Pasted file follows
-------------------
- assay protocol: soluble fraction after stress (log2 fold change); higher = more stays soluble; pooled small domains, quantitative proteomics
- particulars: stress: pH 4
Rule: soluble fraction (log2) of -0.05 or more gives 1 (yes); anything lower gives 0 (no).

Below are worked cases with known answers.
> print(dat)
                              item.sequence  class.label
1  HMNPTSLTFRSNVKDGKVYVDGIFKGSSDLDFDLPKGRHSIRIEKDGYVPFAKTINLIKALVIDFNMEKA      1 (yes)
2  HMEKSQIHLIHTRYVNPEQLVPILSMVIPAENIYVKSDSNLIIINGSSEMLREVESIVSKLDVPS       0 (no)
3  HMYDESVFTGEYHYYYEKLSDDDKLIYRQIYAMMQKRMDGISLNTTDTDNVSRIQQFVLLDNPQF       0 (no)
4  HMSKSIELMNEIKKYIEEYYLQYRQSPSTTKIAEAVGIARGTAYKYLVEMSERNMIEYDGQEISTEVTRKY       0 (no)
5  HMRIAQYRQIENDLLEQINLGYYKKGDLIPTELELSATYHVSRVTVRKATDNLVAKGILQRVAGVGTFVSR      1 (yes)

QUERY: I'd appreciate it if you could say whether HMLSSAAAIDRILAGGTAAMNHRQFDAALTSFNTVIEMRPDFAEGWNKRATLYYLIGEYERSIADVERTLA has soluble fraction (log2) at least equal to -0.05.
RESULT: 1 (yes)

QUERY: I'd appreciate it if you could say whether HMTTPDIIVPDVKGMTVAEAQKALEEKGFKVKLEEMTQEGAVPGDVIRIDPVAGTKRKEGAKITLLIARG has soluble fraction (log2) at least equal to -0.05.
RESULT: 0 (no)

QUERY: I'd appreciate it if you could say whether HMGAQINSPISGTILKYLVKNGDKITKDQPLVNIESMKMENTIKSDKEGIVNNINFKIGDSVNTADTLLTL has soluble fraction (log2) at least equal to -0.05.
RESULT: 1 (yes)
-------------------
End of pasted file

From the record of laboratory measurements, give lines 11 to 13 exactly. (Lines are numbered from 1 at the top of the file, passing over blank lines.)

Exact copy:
5  HMRIAQYRQIENDLLEQINLGYYKKGDLIPTELELSATYHVSRVTVRKATDNLVAKGILQRVAGVGTFVSR      1 (yes)

QUERY: I'd appreciate it if you could say whether HMLSSAAAIDRILAGGTAAMNHRQFDAALTSFNTVIEMRPDFAEGWNKRATLYYLIGEYERSIADVERTLA has soluble fraction (log2) at least equal to -0.05.
RESULT: 1 (yes)